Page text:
Wounded Veteran deer hunt in Yates County

The DEC’s Division of Law Enforcement supported the third annual Wounded Veteran Deer Hunt Dec. 9 in Middlesex, hosted by Wounded Warriors in Action and the Naples Veterans of Foreign Wars.

MIDDLESEX — December 9, New York State DEC’s Division of Law Enforcement supported the third annual Wounded Veteran Deer Hunt hosted by Wounded Warriors in Action and the Naples Veterans of Foreign Wars.

The event, held in Middlesex, was planned in part by Environmental Conservation Officer (ECO) Captain Ver Hague, an active member of the New York Army National Guard, and Lieutenant Fay, a retired National Guard member. The New York Conservation Officers Association generously donated several tokens of appreciation and covered the cost of the non-resident hunting licenses and Deer Management Permit application fee for three Purple Heart recipients.

Two does and one buck were harvested during the event. Lt. Fay attended the closing ceremony and dinner on Dec. 12.

In other reports:

Suspicious Tag Leads to License Revocation - Yates County

On Nov. 11, ECO Gross visited a local deer processor to check deer that were brought in when he noticed a suspicious tag. The “Either Sex Bow/Muzzleloader” tag belonged to an elderly man and was filled out on Nov. 2. However, the tag had been purchased that same day at 7:59 p.m. ECO Gross discovered that the tag holder’s son shot a buck with his bow on Oct. 24, and purchased his second round of Deer Management Permits (DMPs) at the same local shop. On Nov. 10, ECOs Gross and Dalecki interviewed the son, who admitted to shooting the buck in October and the larger nine-point buck with a bow on Nov. 2. The hunter left the deer in the woods, picked up his father, and purchased a hunting license for the father in order to obtain another tag for either sex. The ECOs determined the son shot the second deer before obtaining the proper tags. Officers charged the subject with illegally killing a deer, taking deer over the limit, failure to tag deer as required, possessing license/tags of another, and carrying un-consigned DMP tags. The hunter paid an administrative penalty of $1,000 and subsequently had his hunting privileges revoked for five years.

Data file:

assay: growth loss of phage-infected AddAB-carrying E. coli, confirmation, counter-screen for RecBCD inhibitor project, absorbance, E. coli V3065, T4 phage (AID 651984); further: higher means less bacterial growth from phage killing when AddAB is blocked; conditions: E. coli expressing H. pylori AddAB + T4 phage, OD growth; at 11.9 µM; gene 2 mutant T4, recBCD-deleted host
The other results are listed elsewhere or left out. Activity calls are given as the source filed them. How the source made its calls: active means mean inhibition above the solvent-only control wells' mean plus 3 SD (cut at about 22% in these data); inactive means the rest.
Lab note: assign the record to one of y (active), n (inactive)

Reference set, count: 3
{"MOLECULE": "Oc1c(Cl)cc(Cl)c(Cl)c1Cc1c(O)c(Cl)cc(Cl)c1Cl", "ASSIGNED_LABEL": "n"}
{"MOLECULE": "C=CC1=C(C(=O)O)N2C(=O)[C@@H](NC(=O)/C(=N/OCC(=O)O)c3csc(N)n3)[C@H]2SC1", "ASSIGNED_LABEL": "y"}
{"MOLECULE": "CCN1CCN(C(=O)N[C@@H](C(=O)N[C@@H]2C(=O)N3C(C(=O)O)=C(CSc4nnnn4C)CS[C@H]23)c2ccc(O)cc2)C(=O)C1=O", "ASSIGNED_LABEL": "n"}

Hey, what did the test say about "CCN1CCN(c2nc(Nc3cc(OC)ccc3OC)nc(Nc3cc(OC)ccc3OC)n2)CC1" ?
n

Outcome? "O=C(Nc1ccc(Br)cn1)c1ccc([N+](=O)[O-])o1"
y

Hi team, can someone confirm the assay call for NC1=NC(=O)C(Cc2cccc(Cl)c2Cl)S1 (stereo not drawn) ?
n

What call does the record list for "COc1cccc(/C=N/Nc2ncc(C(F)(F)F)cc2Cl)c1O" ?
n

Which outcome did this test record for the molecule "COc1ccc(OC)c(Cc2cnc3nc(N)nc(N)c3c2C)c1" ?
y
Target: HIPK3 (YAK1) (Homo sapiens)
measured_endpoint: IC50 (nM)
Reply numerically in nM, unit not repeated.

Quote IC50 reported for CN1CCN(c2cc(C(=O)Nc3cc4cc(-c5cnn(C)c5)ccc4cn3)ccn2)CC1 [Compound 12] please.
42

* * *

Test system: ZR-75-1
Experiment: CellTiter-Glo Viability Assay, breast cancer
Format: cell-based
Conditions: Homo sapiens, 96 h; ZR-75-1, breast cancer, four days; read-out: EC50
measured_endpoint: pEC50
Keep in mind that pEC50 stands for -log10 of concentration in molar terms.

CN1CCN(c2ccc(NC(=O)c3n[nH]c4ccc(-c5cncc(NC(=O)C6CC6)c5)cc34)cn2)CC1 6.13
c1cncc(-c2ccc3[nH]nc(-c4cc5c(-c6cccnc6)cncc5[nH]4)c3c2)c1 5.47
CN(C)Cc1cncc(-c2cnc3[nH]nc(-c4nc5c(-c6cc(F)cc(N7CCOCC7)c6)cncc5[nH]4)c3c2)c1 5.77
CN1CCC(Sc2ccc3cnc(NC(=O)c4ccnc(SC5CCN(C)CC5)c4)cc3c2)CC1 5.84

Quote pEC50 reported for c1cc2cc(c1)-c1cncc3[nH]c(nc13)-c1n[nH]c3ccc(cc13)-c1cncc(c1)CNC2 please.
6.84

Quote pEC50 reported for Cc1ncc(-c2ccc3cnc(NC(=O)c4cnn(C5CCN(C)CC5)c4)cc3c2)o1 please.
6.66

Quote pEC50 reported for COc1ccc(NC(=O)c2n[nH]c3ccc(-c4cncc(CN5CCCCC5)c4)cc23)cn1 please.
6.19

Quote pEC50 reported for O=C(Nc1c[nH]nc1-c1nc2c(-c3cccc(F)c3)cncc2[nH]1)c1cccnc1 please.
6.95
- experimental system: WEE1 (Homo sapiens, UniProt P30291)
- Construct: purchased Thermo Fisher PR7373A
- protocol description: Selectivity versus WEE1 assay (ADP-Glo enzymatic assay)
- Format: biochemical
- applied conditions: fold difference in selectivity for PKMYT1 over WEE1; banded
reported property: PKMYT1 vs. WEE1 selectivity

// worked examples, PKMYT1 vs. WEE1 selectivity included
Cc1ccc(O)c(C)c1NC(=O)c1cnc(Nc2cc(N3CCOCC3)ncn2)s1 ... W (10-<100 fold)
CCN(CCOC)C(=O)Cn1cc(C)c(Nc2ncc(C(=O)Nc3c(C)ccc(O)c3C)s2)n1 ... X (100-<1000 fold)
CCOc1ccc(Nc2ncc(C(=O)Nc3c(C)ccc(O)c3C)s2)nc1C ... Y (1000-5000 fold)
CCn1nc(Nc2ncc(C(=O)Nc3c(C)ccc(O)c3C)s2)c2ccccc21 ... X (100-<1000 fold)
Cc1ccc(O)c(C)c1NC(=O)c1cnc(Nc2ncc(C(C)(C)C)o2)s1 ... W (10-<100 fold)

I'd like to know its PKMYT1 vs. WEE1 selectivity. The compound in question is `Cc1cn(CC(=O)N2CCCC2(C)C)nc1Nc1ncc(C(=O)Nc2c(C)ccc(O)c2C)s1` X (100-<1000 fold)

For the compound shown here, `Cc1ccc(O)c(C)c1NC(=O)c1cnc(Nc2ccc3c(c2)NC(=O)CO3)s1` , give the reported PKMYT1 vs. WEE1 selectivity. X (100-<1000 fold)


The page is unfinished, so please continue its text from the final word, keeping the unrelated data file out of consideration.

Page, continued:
Lost Hunter Located - Yates County

On Nov. 22, ECO Crain responded to a report of an 81-year-old hunter missing from his hunting party in the Italy Hill State Forest, Yates County. The group was preparing to leave the area from the West Lighting Road Parking Lot when they noticed the subject was missing. Forest Rangers Dormer, Staples, and Cordell and three members of the Yates County Sheriff’s Office also responded to assist in the search. ECO Crain advised that he would check the four-wheel drive road off Dunn Road and surrounding camps, while others spread out in the woods. Shortly thereafter, ECO Crain received a report from 911 that the subject had walked out to 1515 Italy Valley Road. The Officer responded to the address with members of the Yates County Sherriff’s office and found the man in good health.

Baiting Again – Steuben County